I wrote on this subject a while ago, but I have found new information, and also I have realized that as I am not writing for an actual magazine, I do not need to keep my articles short. Thus I will expand on the subject today. I will present all of the images which I have found.
The Khanty form part of the Ugric branch of the Uralic language family, together with the Mansi and the Hungarians. The Hungarians migrated to Europe many centuries ago, but their language is still most closely related to that of the Khanty and Mansi. On the following map, the Khanty are represented by the dark gray on the right side, east of the Urals, which officially puts them in Asia. You will notice a dotted area on the map that sort of approximates the territory of this people together with the Mansi, who are shown in light green. This area is known as the Khanty-Mansisk National District, and this is their flag.
In old documents the Khanty were known as the Ostyak and the Mansi were known as the Vogul.
The southern Khanty lived in the area surrounding the Konda and Demianka rivers, on either side of the Irtysh. This area lies on the border between the present day Khanty Mansi Okrug and Tiumen Oblast, and you will notice that it is not colored in the map above. This branch of the Khanty people have been completely assimilated today.
There are people today who are actively researching and reclaiming this heritage based on museum collections
Several of the first images show pure Russian costumes, but a couple show Khanty handwork
In the background you can see, from left to right, a woman's chemise, two men's shirts, a second woman's chemise with restricted embroidery, and a woman's outer garment which is open down the front, with another chemise underneath.. On the table in the foreground, you can see some South Khanty embroidery in progress.
This is one of the basic techniques of South Khanty embroidery, outline stitch. They also use brick or darning stitch and counted satin stitch to fill in areas defined by outline stitch.
Here are a couple of examples of Khanty embroidery which I found in Hungarian books.
Note that in this type of embroidery, one of the major motifs is a pair of birds facing each other.
As in many other cultures which use outline stitch to frame their motifs, here they love to put hooks and ornaments on the outlines.
Beadwork is also used,. directly on the garments and also on accessories.
The major garment for women is the chemise, which received the majority of the ornamentation.
A. Bogordaeva gives these various cuts along with zones of embroidery. These garments were primarily made of nettlecloth, while the embroidery was usually executed in wool. The garments are shown in pairs, first the front view, and below that, the rear.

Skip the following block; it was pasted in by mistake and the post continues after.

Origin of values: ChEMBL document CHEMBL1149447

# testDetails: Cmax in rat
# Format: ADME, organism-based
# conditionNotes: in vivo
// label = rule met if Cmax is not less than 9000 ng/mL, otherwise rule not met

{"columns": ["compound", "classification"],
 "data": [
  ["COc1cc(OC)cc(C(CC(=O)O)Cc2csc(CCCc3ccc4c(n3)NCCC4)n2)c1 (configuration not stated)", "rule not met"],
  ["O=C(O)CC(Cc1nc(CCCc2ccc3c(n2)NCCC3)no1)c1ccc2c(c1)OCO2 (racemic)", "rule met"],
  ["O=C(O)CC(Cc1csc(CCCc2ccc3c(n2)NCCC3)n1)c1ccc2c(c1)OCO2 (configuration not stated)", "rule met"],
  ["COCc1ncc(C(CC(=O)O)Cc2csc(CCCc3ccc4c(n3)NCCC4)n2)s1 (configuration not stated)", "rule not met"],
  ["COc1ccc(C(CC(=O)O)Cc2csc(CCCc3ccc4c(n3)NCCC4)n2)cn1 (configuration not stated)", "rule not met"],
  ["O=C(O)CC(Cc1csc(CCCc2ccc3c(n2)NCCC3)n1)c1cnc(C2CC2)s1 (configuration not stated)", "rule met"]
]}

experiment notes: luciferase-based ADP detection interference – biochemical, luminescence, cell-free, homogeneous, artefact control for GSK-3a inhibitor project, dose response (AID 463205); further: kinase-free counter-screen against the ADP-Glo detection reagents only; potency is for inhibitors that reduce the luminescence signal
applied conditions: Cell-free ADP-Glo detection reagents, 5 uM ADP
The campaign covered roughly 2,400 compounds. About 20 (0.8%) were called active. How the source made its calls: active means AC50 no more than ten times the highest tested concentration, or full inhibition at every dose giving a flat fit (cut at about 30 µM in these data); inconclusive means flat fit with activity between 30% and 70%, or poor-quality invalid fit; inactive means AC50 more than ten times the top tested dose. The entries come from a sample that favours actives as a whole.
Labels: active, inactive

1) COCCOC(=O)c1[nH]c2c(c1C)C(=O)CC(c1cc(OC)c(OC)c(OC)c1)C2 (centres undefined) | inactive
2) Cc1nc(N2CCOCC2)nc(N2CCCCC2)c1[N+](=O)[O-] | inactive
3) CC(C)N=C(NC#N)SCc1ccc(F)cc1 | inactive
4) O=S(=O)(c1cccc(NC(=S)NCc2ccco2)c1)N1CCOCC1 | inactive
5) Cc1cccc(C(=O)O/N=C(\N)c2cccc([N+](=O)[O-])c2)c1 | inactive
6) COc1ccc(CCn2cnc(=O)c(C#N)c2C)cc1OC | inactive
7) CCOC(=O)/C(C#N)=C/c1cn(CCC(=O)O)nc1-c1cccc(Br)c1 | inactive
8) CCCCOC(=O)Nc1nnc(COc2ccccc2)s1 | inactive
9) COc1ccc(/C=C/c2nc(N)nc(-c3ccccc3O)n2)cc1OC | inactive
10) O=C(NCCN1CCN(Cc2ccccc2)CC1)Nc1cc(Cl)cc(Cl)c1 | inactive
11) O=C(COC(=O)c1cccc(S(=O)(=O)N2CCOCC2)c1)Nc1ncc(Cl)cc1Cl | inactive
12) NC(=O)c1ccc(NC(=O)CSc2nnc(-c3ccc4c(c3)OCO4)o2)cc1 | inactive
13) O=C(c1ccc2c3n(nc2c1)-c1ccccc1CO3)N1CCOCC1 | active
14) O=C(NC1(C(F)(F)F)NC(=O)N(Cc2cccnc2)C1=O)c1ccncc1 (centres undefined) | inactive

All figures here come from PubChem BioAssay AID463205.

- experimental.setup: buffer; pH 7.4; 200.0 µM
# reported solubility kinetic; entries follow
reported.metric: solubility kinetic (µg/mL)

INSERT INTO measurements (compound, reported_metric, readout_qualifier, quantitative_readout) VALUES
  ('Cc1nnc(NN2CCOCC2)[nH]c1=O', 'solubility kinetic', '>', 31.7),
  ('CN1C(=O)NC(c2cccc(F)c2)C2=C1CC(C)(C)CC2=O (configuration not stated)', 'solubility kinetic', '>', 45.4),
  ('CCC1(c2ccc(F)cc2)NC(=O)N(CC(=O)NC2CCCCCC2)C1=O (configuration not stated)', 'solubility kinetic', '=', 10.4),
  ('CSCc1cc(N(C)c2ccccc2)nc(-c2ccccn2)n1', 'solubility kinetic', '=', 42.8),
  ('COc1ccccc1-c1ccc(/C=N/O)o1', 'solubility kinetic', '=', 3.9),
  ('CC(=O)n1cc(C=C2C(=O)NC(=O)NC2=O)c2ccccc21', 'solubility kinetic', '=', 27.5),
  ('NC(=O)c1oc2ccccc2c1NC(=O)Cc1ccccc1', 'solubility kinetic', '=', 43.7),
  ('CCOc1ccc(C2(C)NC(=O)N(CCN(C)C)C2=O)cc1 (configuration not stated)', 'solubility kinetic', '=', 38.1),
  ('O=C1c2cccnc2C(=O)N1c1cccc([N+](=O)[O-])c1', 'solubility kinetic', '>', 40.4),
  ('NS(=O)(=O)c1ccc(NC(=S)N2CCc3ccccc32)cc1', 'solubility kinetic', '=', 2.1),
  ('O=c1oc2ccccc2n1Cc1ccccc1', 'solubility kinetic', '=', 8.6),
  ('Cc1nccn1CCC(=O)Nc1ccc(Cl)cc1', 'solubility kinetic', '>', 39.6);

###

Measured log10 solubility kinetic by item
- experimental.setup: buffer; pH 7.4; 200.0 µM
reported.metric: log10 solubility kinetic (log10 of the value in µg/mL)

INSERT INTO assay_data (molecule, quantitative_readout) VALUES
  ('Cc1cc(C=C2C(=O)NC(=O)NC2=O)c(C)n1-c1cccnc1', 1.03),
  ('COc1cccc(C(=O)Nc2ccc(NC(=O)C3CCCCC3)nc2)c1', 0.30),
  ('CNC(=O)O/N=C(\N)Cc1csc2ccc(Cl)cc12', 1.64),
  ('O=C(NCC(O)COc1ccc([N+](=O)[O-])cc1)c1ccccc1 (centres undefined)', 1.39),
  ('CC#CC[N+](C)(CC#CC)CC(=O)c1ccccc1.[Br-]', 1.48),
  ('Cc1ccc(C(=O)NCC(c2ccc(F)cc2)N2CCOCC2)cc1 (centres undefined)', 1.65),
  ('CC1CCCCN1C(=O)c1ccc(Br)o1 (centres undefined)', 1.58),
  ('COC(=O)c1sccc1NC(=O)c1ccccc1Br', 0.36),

I do not have any good quality images of this garment, but this is what I do have.
Men's shirts, and sometimes even pants, were also embroidered. Here are the cuts she gives for them.
The Southern Khanty embroidered pants are shown at the upper left, with the cut next to it. Plain pants of other cuts were also used.
There is a book which gathered many of these embroidery designs and graphed them in color.
I here present these plates. The original book gives the exact origin of each design. Some of these appear to use diagonal squares. These are actually executed on a diagonal.
The text follows, it is in both Hungarian and German. Click on these or any of these images to enlarge.
Thank you for reading. I hope that you have found this to be interesting and informative.
Take some of this embroidery and use it in your life. Art is something which belongs to all the world.
Natalia Kalashnikova 'National Costumes of the Soviet Peoples', Moscow, 1990
Mary Gostelow, 'The Complete International Book of Embroidery', New York, 1977
Ildiko Lehtinen, 'The Finno-Ugric Collections at the National Museum of Finland', no year
Zsigmund Batky, 'Osztyak Himzesek' [Ostyak Folk Embroidery], Budapest, 1921
Tatyana Razina, 'Folk Art in the Soviet Union', Leningrad, 1990
L. Molotova et al, 'Folk Art in the Russian Federation', Leningrad, 1981
Gyorgyi Lengyel, 'Keresztszemes Kezimunkak', Budapest, 1981
Gyorgyi Lengyel, 'Nagyaink Oroksege' Budapest, 1986
A. A. Bogordaeva, 'Traditsionnuj Kostium Obskykh Ugrov', Novosibirsk, 2006
Author and year unknown, 'Prilozhenie Narody Severa Sibiri v Kollektsiakh Omskogo Gosudarstvennogo Obiedinennogo Istoricheskogo i Literaturnogo Muzej/